FaCIT seeks to help instructors improve their teaching methods Conferences show ways for faculty to engage students By Amelia Eramya Senior Reporter
The Faculty Center for Innovative Teaching is trying something new to give faculty fresh ideas. Central Michigan University faculty will acquire skills and receive help in improving or expanding teaching methods without having to sacrifice time or money. FaCIT began conferences for faculty last October, said Jim Therrell, the center’s director. “This is a part of a continuing series,” he said. “It’s unique — there’s no other university in the country that does this.” Usually, conferences offered to faculty last up to three days, require attendees to take time off and may cost money to attend. FaCIT condensed those types of conferences into one hour.
Central Michigan Life || Friday, Jan. 29, 2010 || 5A
A conference this week was separated into two days, Wednesday and Thursday, so faculty could attend at their convenience, Therrell said. About 20 faculty members came Wednesday. There were three choices of breakout sessions — “How do I fit all the pieces together? An Essential Template and Resources for Creating Success” presented by Therrell; “Sustaining an Engaged Community of Learners” by Jason Bentley, coordinator of First Year Experience; and “Clickers: What’s all the Buzz?” by Brian Roberts, multimedia, imaging and web developer of FaCIT. Bentley said he expected faculty members to walk away with practical resources. “This conference was about what faculty can do to better engage students,” said Lynne L’Hommedieu, academic adviser for the Towers Success Center. “It’s a topic that comes up with students.” L’Hommedieu attended the conference to network and learn about different ways fac-
ulty can teach. “It was good to be able to kick around ideas,” she said. On the Web FaCIT will provide the content as an online seminar for faculty who could not attend. On Feb. 9, the center will record another conference and archive it to iTunesU for faculty to download. There are four different ways faculty can access the content — conferences on two separate days, seminar on the web and a download, Therrell said, explaining that it is a service provided for faculty. Ireta Ekstrom, FACIT’s instructional developer, participated in planning for the conferences. “Research has shown that active learning can boost learning,” she said. “We try to model what we recommend.” Faculty can learn and practice what presenters recommend and apply it to their teaching methods in the classroom, Ekstrom said.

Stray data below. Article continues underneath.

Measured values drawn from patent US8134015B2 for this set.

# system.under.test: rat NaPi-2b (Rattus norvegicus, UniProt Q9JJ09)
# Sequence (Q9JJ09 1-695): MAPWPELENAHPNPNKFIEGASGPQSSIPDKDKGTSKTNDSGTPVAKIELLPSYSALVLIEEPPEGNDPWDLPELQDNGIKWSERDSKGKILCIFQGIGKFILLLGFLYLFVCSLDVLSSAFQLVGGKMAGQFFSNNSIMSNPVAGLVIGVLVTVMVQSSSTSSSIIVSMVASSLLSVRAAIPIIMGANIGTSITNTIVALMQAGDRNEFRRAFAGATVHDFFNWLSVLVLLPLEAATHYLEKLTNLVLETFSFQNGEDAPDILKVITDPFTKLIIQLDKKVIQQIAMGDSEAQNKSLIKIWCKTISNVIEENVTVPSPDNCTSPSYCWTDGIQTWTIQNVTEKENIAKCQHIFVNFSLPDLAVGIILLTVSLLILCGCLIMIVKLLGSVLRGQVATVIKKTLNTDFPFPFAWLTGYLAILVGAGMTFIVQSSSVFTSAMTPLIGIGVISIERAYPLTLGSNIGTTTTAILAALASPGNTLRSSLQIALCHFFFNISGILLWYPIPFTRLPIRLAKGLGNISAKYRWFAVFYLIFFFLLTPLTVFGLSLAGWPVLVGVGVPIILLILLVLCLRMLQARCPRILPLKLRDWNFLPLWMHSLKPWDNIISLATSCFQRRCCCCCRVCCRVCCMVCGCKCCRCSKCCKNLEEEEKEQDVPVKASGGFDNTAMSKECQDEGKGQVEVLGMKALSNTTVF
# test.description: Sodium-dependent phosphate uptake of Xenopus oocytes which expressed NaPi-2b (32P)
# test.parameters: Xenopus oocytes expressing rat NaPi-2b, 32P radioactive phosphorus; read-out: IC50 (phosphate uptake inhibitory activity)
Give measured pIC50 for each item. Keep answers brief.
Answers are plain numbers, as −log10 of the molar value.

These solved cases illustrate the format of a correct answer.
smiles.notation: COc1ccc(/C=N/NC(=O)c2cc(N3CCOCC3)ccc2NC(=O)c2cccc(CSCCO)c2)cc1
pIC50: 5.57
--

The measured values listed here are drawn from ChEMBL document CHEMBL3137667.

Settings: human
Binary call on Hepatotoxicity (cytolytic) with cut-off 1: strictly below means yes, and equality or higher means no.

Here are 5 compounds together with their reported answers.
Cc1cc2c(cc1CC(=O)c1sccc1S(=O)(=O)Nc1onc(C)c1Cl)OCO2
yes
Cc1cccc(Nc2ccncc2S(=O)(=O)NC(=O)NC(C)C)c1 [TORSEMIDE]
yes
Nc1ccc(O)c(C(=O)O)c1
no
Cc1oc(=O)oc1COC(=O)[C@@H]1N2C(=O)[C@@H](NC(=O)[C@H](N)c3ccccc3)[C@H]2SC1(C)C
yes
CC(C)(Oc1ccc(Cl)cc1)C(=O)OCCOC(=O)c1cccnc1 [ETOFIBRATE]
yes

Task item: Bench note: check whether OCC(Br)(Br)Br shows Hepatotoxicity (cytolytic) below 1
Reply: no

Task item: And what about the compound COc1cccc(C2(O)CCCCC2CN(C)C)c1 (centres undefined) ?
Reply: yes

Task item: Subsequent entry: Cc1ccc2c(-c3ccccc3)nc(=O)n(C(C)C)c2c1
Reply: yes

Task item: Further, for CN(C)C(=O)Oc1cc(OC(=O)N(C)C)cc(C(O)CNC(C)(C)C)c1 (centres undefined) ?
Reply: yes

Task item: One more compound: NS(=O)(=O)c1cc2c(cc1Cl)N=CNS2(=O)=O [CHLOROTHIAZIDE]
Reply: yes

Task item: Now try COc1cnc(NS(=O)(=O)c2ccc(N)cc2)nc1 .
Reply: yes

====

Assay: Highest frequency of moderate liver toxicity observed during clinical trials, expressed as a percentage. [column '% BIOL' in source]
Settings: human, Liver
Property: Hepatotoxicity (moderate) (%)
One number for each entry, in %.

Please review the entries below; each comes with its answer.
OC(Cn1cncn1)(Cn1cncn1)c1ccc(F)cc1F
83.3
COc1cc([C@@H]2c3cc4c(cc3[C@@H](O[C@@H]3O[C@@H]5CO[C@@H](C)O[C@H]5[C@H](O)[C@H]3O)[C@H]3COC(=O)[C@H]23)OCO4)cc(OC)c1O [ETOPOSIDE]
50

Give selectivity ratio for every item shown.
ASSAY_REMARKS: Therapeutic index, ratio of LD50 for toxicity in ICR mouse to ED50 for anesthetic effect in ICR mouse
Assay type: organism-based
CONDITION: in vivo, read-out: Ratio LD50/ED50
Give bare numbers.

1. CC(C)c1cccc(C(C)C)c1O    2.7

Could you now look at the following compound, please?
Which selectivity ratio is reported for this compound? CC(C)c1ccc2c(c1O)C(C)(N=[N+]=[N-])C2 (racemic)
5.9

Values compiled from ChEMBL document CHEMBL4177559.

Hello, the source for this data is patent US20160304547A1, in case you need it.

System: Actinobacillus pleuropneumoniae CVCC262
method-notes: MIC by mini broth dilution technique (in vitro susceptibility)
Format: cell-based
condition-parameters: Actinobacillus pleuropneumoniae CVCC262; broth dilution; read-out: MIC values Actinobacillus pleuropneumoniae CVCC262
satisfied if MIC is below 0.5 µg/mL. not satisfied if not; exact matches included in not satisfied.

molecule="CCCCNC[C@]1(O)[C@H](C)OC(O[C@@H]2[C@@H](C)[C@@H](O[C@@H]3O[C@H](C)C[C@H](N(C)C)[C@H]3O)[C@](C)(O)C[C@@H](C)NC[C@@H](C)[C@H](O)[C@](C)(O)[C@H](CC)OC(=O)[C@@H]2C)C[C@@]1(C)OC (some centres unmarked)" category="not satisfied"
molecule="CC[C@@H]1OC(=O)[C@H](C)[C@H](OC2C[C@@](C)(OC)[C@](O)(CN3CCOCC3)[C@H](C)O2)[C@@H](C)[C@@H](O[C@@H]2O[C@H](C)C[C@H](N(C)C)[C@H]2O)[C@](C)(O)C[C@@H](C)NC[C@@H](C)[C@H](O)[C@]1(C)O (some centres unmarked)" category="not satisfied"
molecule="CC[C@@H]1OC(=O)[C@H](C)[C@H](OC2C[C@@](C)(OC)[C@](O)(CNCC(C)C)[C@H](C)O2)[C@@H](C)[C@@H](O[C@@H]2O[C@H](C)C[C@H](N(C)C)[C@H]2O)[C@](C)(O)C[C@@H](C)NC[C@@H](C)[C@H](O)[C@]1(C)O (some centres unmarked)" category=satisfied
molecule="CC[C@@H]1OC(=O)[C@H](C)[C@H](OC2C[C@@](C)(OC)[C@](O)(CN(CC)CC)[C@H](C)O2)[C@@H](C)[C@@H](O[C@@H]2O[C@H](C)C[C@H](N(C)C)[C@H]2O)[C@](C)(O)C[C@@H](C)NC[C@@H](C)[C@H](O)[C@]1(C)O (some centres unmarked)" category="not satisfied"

Technology’s potential reaches further than as a means of entertainment and convenience. It has become a tool to spur quick responses to international disasters. Just two weeks after the earthquakes that struck Haiti, countries worldwide are working fast to find ways to send food, clothing and medicine to the country. Many people have donated $10 to relief efforts by texting “Haiti” to 90999 via cell phone. Howard City sophomore Jeff Baird, a member of the IT Help Desk Support team, said technology has changed the way Americans respond to international disasters. “(Technology) has (shaped) how fast and how much money we can raise in a time of need,” Baird said. “Everybody texts and it can be done so easily.” Baird said not only is technology such as texting a faster way to communicate, but it prevents procrastination in projects. “It’s the convenience and the readiness,” he said. “So that way nobody has to remind themselves to do it later.”